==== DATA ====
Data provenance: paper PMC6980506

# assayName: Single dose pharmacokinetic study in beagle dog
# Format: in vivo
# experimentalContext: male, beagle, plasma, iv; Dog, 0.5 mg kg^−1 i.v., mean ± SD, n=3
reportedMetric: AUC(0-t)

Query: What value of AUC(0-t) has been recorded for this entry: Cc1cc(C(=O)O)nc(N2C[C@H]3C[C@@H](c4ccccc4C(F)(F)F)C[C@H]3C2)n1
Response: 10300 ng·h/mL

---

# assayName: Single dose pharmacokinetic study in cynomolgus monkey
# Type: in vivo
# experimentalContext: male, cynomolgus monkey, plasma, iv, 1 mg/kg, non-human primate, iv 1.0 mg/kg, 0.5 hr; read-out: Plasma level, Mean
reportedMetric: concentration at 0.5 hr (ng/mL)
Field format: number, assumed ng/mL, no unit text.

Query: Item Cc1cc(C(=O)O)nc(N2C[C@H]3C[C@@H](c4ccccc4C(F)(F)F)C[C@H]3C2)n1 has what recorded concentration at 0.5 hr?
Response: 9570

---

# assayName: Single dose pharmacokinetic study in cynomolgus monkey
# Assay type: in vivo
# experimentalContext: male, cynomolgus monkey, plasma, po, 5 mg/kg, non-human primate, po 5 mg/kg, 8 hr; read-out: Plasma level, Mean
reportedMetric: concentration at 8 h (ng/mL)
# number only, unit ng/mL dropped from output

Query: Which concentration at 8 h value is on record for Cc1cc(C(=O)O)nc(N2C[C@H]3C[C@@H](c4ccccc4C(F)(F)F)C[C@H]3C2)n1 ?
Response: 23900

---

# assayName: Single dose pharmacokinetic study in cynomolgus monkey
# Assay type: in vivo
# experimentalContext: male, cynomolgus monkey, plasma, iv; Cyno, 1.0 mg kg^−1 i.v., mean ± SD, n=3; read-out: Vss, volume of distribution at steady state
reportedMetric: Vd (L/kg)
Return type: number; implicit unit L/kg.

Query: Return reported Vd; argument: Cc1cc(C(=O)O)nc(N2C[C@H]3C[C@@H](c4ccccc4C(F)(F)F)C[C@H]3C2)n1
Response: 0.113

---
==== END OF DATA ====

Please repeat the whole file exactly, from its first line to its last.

Data provenance: paper PMC6980506

# assayName: Single dose pharmacokinetic study in beagle dog
# Format: in vivo
# experimentalContext: male, beagle, plasma, iv; Dog, 0.5 mg kg^−1 i.v., mean ± SD, n=3
reportedMetric: AUC(0-t)

Query: What value of AUC(0-t) has been recorded for this entry: Cc1cc(C(=O)O)nc(N2C[C@H]3C[C@@H](c4ccccc4C(F)(F)F)C[C@H]3C2)n1
Response: 10300 ng·h/mL

---

# assayName: Single dose pharmacokinetic study in cynomolgus monkey
# Type: in vivo
# experimentalContext: male, cynomolgus monkey, plasma, iv, 1 mg/kg, non-human primate, iv 1.0 mg/kg, 0.5 hr; read-out: Plasma level, Mean
reportedMetric: concentration at 0.5 hr (ng/mL)
Field format: number, assumed ng/mL, no unit text.

Query: Item Cc1cc(C(=O)O)nc(N2C[C@H]3C[C@@H](c4ccccc4C(F)(F)F)C[C@H]3C2)n1 has what recorded concentration at 0.5 hr?
Response: 9570

---

# assayName: Single dose pharmacokinetic study in cynomolgus monkey
# Assay type: in vivo
# experimentalContext: male, cynomolgus monkey, plasma, po, 5 mg/kg, non-human primate, po 5 mg/kg, 8 hr; read-out: Plasma level, Mean
reportedMetric: concentration at 8 h (ng/mL)
# number only, unit ng/mL dropped from output

Query: Which concentration at 8 h value is on record for Cc1cc(C(=O)O)nc(N2C[C@H]3C[C@@H](c4ccccc4C(F)(F)F)C[C@H]3C2)n1 ?
Response: 23900

---

# assayName: Single dose pharmacokinetic study in cynomolgus monkey
# Assay type: in vivo
# experimentalContext: male, cynomolgus monkey, plasma, iv; Cyno, 1.0 mg kg^−1 i.v., mean ± SD, n=3; read-out: Vss, volume of distribution at steady state
reportedMetric: Vd (L/kg)
Return type: number; implicit unit L/kg.

Query: Return reported Vd; argument: Cc1cc(C(=O)O)nc(N2C[C@H]3C[C@@H](c4ccccc4C(F)(F)F)C[C@H]3C2)n1
Response: 0.113

---